Brookfield Girl Scout teaches kids the importance of a healthy lifestyle
BROOKFIELD - Children gather around high-school junior Erica Morey as she tells them why they should eat their fruits and vegetables. The kids sit in front of a poster board that displays the U.S. Department of Agriculture’s “Choose my Plate” graphic, which promotes a healthy diet.
Morey pulls out a box of plastic toy grapes, oranges and other foods. She instructs the kids to sort them into the categories: fruits, grains, proteins, vegetables, dairy and fats, oils and sweets.
Four-year-old Jack Dunkerton picks up a plastic pie and nearly puts it in a slot labeled “fruit.”
“It has fruit in it, but is pie healthy for you?” Morey asks.
Dunkerton moves it with the fats, oils and sweets.
The activity at the Brookfield Public Library Sunday morning was part of Morey’s Girl Scout Gold Award project. The highest honor a Girl Scout can earn, the Gold Award is given to a girl who has created a project that will have a lasting impact on her community.
For her project, Morey wanted to encourage kids to live healthily in several classes during the spring.
“I hope they have a better idea of [how] what they’re eating affects them,” she said. “And it can be fun. It’s not just kale.”
Morey has been a Girl Scout since kindergarten, and earlier completed her bronze and silver awards.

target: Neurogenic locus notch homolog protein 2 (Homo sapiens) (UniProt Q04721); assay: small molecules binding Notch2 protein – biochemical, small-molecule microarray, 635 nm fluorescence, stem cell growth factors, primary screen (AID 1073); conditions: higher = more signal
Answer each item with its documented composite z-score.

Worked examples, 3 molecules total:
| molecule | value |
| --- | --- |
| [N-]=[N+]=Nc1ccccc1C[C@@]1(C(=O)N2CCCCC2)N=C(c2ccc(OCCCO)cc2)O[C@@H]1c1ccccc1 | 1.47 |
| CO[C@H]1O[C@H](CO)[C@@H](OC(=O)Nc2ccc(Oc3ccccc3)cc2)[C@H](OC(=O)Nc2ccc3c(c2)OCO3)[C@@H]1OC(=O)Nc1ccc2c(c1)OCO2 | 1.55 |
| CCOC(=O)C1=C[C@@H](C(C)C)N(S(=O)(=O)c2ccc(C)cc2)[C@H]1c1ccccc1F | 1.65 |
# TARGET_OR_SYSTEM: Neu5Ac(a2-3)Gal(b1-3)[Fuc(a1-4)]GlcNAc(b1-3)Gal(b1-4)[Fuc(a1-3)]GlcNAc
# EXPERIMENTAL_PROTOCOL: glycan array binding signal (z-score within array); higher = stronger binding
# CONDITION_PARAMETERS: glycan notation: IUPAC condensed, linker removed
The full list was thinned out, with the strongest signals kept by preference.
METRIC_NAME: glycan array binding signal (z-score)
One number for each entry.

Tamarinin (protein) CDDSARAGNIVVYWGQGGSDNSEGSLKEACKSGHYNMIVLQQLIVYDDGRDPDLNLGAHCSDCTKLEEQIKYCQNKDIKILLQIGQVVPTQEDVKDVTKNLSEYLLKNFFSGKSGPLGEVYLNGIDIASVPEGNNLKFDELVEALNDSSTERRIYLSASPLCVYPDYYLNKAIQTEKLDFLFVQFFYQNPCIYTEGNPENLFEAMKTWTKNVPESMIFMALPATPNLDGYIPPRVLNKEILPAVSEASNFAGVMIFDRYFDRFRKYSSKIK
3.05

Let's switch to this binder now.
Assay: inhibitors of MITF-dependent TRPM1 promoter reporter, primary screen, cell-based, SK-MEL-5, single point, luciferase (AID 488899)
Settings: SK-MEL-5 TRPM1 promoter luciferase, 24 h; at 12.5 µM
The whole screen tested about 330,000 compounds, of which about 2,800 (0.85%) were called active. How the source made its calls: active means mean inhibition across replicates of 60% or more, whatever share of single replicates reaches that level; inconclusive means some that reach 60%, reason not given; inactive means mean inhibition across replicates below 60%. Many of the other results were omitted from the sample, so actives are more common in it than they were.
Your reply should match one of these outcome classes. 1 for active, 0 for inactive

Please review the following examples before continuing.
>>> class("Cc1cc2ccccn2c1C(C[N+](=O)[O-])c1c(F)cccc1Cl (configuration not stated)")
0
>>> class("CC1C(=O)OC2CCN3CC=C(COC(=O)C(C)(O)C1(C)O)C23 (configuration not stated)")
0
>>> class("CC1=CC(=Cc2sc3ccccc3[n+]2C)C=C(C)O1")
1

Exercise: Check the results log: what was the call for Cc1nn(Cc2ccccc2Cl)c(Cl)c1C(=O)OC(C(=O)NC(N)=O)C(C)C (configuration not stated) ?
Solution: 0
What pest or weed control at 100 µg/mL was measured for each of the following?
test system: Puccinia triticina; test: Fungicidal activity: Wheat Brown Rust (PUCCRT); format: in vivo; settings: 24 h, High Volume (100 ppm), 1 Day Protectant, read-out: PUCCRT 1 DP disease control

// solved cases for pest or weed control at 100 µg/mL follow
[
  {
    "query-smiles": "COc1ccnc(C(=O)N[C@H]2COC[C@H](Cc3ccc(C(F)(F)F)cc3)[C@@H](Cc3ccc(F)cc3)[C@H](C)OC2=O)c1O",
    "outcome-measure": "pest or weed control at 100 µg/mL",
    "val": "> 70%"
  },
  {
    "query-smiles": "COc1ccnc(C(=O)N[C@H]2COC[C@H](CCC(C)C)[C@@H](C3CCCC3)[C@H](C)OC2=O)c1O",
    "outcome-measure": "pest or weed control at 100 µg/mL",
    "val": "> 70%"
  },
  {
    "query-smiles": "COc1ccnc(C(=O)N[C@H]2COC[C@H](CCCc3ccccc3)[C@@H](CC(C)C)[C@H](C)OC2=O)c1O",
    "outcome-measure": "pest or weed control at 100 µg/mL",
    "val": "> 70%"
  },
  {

To kickoff the event, personal trainer Kerry Swift, whose daughter is in Morey’s troop, led the kids in a series of exercises including squats, lunges and ab workouts.
“There’s a huge obesity crisis in the country and the world,” Swift said. “It’s important to get kids moving early and for them to enjoy fitness and make it a part of their daily routine.”
The kids also decorated paper “Get Well Bags” that will go to Brookfield Social Services to be distributed to sick children. The bags, which Morey put together, include an animal word search, hand-drawn pictures to color, fuzzy socks and a brochure with information on healthy eating, exercise and how to avoid being sick.
The bags could go to kids with a range of illnesses, from the flu to cancer, Morey said.
“It keeps them distracted and it gives them something to do, so they don’t have to sit there and be sick,” she said.
Kathy Morey, Erica’s mother and troop leader, said her daughter, who is normally shy, has grown because of the project.
“She’s taking charge and she’s realizing she has to communicate with people, whether it’s over email or text or a phone call,” she said.
Andrea Urvina, a Girl Scout Brownie leader whose daughter attended the event, is encouraging her troop to participate, and not just for their health. She also hoped they would be inspired as young women.
“It’s important for young girls to see older girls lead,” Urvina said.